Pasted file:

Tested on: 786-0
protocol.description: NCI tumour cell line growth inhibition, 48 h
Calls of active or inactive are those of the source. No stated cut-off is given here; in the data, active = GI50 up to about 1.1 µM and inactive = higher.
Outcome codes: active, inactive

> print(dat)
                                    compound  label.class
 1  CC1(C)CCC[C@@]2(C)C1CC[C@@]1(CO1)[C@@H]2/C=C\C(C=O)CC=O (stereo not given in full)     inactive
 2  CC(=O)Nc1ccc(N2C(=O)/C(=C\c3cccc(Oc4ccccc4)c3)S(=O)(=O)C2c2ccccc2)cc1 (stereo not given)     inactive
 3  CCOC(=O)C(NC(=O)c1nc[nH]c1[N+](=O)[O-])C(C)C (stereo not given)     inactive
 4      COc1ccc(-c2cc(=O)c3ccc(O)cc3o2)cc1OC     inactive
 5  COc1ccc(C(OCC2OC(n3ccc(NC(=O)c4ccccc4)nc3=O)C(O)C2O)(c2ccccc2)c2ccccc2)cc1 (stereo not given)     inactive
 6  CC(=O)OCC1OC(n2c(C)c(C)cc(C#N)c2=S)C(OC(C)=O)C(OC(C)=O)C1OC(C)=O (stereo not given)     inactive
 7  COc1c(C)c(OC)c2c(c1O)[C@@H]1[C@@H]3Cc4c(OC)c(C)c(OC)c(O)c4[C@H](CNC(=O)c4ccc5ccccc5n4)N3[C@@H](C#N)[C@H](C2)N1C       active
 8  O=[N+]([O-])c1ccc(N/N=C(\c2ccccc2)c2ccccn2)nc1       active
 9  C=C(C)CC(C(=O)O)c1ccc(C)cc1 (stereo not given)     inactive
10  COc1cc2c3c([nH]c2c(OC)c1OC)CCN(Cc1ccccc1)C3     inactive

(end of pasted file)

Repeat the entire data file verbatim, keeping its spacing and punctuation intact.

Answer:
Tested on: 786-0
protocol.description: NCI tumour cell line growth inhibition, 48 h
Calls of active or inactive are those of the source. No stated cut-off is given here; in the data, active = GI50 up to about 1.1 µM and inactive = higher.
Outcome codes: active, inactive

> print(dat)
                                    compound  label.class
 1  CC1(C)CCC[C@@]2(C)C1CC[C@@]1(CO1)[C@@H]2/C=C\C(C=O)CC=O (stereo not given in full)     inactive
 2  CC(=O)Nc1ccc(N2C(=O)/C(=C\c3cccc(Oc4ccccc4)c3)S(=O)(=O)C2c2ccccc2)cc1 (stereo not given)     inactive
 3  CCOC(=O)C(NC(=O)c1nc[nH]c1[N+](=O)[O-])C(C)C (stereo not given)     inactive
 4      COc1ccc(-c2cc(=O)c3ccc(O)cc3o2)cc1OC     inactive
 5  COc1ccc(C(OCC2OC(n3ccc(NC(=O)c4ccccc4)nc3=O)C(O)C2O)(c2ccccc2)c2ccccc2)cc1 (stereo not given)     inactive
 6  CC(=O)OCC1OC(n2c(C)c(C)cc(C#N)c2=S)C(OC(C)=O)C(OC(C)=O)C1OC(C)=O (stereo not given)     inactive
 7  COc1c(C)c(OC)c2c(c1O)[C@@H]1[C@@H]3Cc4c(OC)c(C)c(OC)c(O)c4[C@H](CNC(=O)c4ccc5ccccc5n4)N3[C@@H](C#N)[C@H](C2)N1C       active
 8  O=[N+]([O-])c1ccc(N/N=C(\c2ccccc2)c2ccccn2)nc1       active
 9  C=C(C)CC(C(=O)O)c1ccc(C)cc1 (stereo not given)     inactive
10  COc1cc2c3c([nH]c2c(OC)c1OC)CCN(Cc1ccccc1)C3     inactive